Eight is Enough – Lots of 6- to 8-pounders were weighed in during this event – with 9 of 10 anglers today landing a bass over 6 pounds — showing the health of Lake Fork, but the field produced none of the true giants the fishery is known for. Through yesterday, an 8-11 from Chad Pipkens was the best fish of the event. Today, right at noon, Mark Frazier topped that by an ounce – 8-12. Had this tournament taken place a month earlier or a month later, either of those fish almost certainly would have topped 9 pounds. 

Silver Spoons – Brandon Palaniuk mixed up a number of baits to earn his 2nd place finish, including a flutter spoon – “Not the magnum spoon, just the regular size,” he reported. It added a vertical presentation to the crankbaits that were his workhorses. Notably, Lake Fork is where the big spoon bite really developed, thanks to the work of Joe Spaits. The cat was let out of the bag by former Fork guide and former Elite pro Kelly Jordon, who used one successfully in a made-for-TV tournament. 

The Odd Couple – The pairing of Matt Robertson and Cory Johnston on the Live Mix is pure semi-unintentional comedy gold. Seriously, these two should have a call-in show. At one point, Johnston noted that Bryan New had 18 to 20 rods on the deck of his boat. “Can you count that high, being from Kentucky?” he jabbed. “We don’t have the best schools in Kentucky,” Robertson agreed. “But it’s still better than what’s in Canada.”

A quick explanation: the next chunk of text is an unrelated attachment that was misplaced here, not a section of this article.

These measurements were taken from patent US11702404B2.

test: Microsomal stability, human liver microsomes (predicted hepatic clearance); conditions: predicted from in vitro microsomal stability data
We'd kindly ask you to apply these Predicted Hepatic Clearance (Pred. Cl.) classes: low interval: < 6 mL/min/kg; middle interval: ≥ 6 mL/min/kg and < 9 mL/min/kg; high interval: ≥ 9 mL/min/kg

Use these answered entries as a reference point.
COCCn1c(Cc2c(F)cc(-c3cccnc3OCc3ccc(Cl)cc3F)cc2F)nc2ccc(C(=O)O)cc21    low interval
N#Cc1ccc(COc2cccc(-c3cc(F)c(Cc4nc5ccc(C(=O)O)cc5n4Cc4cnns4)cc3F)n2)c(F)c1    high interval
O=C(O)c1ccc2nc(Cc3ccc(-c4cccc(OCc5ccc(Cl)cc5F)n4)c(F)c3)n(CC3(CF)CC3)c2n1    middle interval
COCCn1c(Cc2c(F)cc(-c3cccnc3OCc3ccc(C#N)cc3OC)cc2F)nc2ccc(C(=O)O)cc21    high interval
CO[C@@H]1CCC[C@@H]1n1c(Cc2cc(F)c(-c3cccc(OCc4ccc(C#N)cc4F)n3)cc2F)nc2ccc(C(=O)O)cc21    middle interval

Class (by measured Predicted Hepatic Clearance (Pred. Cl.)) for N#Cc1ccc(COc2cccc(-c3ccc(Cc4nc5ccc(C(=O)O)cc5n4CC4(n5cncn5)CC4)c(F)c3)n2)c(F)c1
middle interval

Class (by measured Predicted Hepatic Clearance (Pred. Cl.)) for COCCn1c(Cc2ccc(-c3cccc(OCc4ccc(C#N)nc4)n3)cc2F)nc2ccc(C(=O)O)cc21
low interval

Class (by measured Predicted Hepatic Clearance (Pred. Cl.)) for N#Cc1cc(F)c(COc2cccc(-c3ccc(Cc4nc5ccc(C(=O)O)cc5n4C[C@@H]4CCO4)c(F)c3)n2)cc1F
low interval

As Seen on TV – Every Elite event has a just-under-the-radar product that gets exposed. This week it was the 6th Sense 300DD. If there’s an offshore bite where you live, grab ‘em while you can.

You Must Be Present to Win (or finish second) — “Somebody call Tiffanie. Tell her to do some calisthenics.” Gerald Swindle, imploring Palaniuk’s wife to give birth pronto so BP would have to leave Texas prematurely.

Batting a Thousand — “She’s been to two weigh-ins and she’s got two trophies,” Lee Livesay on his newborn daughter.